This week I did something that I’ve never done before. I introduced a new math concept to my Grade 2’s without working with the full group of students. Instead, I taught the lesson three times in small groups of 3-4 students.

My Grade 2’s are just starting multiplication, and this is something that I do not teach to Grade 1’s. Usually when beginning a new math unit like this one, I would get all of my Grade 2 student together and do an introductory lesson as a large group. I may even speak to one of my Grade 1 teaching partners, and see if my Grade 1 students can join their class for a period or two, so that I can just work with my Grade 2’s.

Over the past couple of weeks though, I noticed that my Grade 2 students already had a beginning understanding of multiplication. When working on balanced equations, some students even used multiplication for some different examples (e.g., 5+5 = 5X2). I thought then that I would try something different. During math centres, I worked with a small group of my Grade 2 students. I showed them a multiplication question (e.g., 5X2), and we spoke about what this question means. Students told me that it either means five groups of two or 5, two times. Then students used various tools (e.g., manipulatives or number lines or rulers) to solve this problem, explaining to me what they did and why.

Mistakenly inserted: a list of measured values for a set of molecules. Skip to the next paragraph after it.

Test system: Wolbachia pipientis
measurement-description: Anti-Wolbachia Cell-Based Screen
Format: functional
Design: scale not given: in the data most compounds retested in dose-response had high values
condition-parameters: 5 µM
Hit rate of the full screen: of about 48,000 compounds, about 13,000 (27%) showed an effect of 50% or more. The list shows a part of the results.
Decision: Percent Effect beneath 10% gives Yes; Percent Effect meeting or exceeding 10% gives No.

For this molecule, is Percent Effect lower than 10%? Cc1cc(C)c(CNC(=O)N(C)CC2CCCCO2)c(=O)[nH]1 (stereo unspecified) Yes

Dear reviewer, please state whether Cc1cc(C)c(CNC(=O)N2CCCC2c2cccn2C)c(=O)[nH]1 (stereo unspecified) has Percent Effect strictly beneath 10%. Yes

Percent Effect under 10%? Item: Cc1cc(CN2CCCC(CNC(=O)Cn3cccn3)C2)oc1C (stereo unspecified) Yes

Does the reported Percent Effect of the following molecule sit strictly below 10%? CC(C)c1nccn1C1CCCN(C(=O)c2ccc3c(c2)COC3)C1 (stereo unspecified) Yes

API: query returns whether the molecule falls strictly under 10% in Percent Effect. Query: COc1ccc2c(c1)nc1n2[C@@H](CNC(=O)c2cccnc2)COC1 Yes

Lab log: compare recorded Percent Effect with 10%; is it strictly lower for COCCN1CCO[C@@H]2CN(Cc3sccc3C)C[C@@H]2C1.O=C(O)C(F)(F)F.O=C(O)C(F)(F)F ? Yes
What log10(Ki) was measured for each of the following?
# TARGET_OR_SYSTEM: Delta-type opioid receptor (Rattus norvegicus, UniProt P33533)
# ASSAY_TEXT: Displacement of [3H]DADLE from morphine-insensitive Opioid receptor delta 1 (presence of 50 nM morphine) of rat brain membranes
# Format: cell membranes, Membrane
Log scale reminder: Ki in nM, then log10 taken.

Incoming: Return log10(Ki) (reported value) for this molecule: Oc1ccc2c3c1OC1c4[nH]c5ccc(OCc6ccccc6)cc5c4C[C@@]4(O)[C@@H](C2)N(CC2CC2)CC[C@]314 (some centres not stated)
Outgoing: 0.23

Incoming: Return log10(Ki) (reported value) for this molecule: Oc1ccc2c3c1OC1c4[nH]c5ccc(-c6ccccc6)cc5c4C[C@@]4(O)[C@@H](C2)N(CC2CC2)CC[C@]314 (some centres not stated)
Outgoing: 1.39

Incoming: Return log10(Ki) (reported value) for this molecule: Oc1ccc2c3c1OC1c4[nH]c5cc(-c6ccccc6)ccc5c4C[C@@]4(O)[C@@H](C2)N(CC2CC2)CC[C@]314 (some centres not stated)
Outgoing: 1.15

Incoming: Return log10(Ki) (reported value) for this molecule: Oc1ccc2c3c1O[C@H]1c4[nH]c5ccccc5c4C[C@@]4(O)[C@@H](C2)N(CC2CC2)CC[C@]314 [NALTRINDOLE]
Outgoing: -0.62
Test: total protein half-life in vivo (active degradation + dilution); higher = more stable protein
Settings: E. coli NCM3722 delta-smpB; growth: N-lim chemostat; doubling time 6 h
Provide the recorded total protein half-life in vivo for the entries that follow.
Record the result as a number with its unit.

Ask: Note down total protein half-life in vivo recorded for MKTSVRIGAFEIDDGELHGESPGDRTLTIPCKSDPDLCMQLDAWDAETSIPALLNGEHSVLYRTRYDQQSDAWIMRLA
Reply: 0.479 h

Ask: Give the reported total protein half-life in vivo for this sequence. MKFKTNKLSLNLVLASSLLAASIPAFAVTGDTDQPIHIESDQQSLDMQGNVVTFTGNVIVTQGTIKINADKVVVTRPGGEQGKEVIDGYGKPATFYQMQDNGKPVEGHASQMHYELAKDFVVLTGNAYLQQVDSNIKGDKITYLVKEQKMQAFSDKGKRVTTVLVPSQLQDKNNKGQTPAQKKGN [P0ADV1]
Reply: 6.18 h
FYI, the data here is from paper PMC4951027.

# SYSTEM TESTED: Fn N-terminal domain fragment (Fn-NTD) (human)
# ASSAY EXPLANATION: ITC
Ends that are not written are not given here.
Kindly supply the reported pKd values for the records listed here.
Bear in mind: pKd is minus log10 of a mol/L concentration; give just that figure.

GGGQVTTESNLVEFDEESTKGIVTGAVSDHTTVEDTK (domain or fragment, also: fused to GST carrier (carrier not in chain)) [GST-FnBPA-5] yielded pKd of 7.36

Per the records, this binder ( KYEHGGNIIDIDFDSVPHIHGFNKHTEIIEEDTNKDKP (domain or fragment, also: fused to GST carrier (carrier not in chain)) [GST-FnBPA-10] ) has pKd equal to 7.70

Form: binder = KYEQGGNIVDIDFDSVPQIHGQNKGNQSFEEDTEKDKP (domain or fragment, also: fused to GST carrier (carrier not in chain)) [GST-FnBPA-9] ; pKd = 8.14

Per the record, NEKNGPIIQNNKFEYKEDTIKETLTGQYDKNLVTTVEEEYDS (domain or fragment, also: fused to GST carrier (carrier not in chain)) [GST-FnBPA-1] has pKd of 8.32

Some students recorded their thinking using a video camera. Others wrote out how they solved the problem. I was less concerned with the answer than I was with the process. Working with such a small group though allowed me to support the students that needed it, question others on why they solved the problem the way that they did, and even encourage others to solve the same problem in a different way.

By the end of the week, all of my Grade 2 students worked with me on multiplication, and all of them have a great foundation for more multiplication activities and word problems. This week made me realize that we don’t always have to teach lessons to a full class. Structuring our time in such a way as to allow for lots of small group learning opportunities, allows us to support our learners even more and meet their individual learning needs.

**What do you think of this? Have you ever introduced a new unit to a small group of students instead of the full class? What were the results?** I’d love to hear your stories as well!

Aviva